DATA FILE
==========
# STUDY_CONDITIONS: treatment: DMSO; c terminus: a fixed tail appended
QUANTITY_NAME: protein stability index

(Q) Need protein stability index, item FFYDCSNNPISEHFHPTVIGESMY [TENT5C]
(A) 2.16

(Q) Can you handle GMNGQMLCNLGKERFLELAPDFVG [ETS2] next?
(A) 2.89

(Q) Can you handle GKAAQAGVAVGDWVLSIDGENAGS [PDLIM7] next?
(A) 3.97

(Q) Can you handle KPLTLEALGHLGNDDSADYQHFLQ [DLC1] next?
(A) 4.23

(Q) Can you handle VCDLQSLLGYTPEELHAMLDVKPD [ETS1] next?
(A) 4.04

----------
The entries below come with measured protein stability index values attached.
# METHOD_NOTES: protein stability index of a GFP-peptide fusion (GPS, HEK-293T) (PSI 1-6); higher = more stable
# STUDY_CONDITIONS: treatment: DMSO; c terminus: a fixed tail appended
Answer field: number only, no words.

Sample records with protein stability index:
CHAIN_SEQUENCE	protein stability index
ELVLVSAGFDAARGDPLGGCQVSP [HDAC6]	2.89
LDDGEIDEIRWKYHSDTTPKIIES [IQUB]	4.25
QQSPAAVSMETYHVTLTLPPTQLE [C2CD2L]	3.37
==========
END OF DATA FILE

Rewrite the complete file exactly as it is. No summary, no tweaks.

# STUDY_CONDITIONS: treatment: DMSO; c terminus: a fixed tail appended
QUANTITY_NAME: protein stability index

(Q) Need protein stability index, item FFYDCSNNPISEHFHPTVIGESMY [TENT5C]
(A) 2.16

(Q) Can you handle GMNGQMLCNLGKERFLELAPDFVG [ETS2] next?
(A) 2.89

(Q) Can you handle GKAAQAGVAVGDWVLSIDGENAGS [PDLIM7] next?
(A) 3.97

(Q) Can you handle KPLTLEALGHLGNDDSADYQHFLQ [DLC1] next?
(A) 4.23

(Q) Can you handle VCDLQSLLGYTPEELHAMLDVKPD [ETS1] next?
(A) 4.04

----------
The entries below come with measured protein stability index values attached.
# METHOD_NOTES: protein stability index of a GFP-peptide fusion (GPS, HEK-293T) (PSI 1-6); higher = more stable
# STUDY_CONDITIONS: treatment: DMSO; c terminus: a fixed tail appended
Answer field: number only, no words.

Sample records with protein stability index:
CHAIN_SEQUENCE	protein stability index
ELVLVSAGFDAARGDPLGGCQVSP [HDAC6]	2.89
LDDGEIDEIRWKYHSDTTPKIIES [IQUB]	4.25
QQSPAAVSMETYHVTLTLPPTQLE [C2CD2L]	3.37